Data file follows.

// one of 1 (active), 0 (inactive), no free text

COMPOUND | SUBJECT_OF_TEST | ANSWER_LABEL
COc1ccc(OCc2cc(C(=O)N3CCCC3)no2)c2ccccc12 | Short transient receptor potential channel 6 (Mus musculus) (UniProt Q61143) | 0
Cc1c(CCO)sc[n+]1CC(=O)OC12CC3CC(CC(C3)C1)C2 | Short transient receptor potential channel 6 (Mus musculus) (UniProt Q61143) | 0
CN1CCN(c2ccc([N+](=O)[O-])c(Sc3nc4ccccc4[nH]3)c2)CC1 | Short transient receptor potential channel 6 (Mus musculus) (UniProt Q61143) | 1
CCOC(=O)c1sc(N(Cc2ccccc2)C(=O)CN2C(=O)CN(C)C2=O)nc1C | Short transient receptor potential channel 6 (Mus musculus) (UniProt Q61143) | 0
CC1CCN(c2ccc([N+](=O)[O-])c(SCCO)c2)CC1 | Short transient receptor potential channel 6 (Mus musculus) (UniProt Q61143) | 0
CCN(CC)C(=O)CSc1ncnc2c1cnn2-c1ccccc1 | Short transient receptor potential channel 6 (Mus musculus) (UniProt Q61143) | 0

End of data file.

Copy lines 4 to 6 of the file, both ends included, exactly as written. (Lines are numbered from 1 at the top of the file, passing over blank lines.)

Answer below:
Cc1c(CCO)sc[n+]1CC(=O)OC12CC3CC(CC(C3)C1)C2 | Short transient receptor potential channel 6 (Mus musculus) (UniProt Q61143) | 0
CN1CCN(c2ccc([N+](=O)[O-])c(Sc3nc4ccccc4[nH]3)c2)CC1 | Short transient receptor potential channel 6 (Mus musculus) (UniProt Q61143) | 1
CCOC(=O)c1sc(N(Cc2ccccc2)C(=O)CN2C(=O)CN(C)C2=O)nc1C | Short transient receptor potential channel 6 (Mus musculus) (UniProt Q61143) | 0